by Tim Anderson
Tim Anderson wonders if Microsoft has done enough with Windows 8.1, and checks out Embarcadero’s approach to the Android platform.
HardCopy Issue: 61 | Published: November 1, 2013
Despite solid internal improvements, the Windows 8 story has so far been decidedly rocky. Microsoft managed to alienate much of its core market with the dramatically different Start menu and the touch-friendly ‘Metro’ (Windows Runtime or WinRT) user interface, while adoption for the new-style apps and Windows Store has been disappointing.
However, while public attention is focused on trivia such as the return of the Start button, the real issue is whether Microsoft can succeed in transforming Windows devices into something fit for the post-PC world. This means appliance-like ease of use and reliability; high mobility with long battery life; a cloud-centric approach that minimises the pain of switching to a new device; and the removal of all those annoyances that plague Windows like slow boot, failed updates, restart requests and irritating third-party apps declaring that “Your PC is not secure.”
The new platform is well designed as a way of fixing these typical PC problems, but only if users adopt it, rather than trying to configure Windows 8 to be like Windows 7 and ignoring Windows Store apps.
The problem these long-suffering users have (aside from a certain conservatism) is that old-style desktop apps are essential if you want to get anything done. I am typing this in Word, a desktop app, and there is no realistic alternative in the WinRT environment. The same goes for hundreds of thousands of other Windows apps out there, and once you’re in the desktop environment, you tend to stay there.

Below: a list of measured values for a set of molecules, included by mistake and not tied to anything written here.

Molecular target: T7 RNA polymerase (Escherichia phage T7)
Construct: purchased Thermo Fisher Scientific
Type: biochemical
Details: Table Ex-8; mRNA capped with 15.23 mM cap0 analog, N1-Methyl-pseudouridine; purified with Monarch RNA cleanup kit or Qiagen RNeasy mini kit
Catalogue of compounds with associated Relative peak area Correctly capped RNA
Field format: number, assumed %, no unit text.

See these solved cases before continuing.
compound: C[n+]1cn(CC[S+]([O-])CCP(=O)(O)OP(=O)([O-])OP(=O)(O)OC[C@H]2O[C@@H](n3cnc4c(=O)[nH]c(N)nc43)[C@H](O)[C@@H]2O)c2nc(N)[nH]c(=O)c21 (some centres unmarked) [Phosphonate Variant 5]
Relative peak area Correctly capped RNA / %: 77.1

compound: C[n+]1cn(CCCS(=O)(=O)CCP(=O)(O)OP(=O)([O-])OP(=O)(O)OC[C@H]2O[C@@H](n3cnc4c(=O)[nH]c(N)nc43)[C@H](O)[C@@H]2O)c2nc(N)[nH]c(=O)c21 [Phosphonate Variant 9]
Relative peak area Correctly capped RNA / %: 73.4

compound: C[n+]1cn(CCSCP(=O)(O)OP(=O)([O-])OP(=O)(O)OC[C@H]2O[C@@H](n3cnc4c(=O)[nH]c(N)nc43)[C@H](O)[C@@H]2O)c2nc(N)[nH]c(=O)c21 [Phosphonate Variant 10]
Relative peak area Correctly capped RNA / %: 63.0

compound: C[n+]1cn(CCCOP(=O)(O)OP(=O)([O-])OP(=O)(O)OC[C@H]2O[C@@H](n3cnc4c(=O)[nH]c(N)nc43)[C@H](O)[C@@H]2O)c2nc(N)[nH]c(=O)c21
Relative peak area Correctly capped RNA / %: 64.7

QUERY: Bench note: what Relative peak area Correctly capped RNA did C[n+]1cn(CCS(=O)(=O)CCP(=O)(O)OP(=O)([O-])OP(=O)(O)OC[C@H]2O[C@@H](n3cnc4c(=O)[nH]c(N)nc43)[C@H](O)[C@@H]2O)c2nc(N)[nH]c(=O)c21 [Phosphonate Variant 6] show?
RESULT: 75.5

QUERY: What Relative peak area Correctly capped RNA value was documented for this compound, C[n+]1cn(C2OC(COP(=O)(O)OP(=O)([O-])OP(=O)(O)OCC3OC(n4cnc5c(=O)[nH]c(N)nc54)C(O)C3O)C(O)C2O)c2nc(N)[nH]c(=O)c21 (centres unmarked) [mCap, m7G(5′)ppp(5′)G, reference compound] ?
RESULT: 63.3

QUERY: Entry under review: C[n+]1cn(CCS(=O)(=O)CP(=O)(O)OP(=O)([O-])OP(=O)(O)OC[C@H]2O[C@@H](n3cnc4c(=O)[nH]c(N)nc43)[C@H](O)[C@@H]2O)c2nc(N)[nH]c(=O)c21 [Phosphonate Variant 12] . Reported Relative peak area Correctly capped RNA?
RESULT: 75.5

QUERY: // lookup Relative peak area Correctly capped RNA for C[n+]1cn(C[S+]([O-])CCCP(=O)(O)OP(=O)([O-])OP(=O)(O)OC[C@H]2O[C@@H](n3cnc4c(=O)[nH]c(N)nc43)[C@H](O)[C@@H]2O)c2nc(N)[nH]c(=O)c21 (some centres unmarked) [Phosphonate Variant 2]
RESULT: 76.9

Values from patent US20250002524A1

That could change if enough compelling WinRT apps appear that they generate buzz and persuade users to take a look. But what is the proposition for developers? Hal Berenson explains the issue in his August blog post ‘Fixation on Margins’: “So today there are about 100 million PCs actually running Windows 8, and perhaps 98 million of them also run Win32 Desktop apps. So the real market, the one you can’t reach in other ways, for Metro apps is only 2 million systems.”
His point is that the only exclusive market for WinRT apps, a market you cannot reach without them, is the ARM version Windows RT, as found in the Surface RT on which Microsoft took a huge write-down because it made too many. In addition, Win32 apps also run on Windows 7 and, if carefully written, Windows XP, which greatly expands their market.
That is not the whole story. Developers who target WinRT get a ready-made tablet-friendly platform, as well as the easy deployment and security that Windows Store apps offer. However there is massive inertia in the Windows ecosystem which makes it hard for Microsoft to reshape the platform.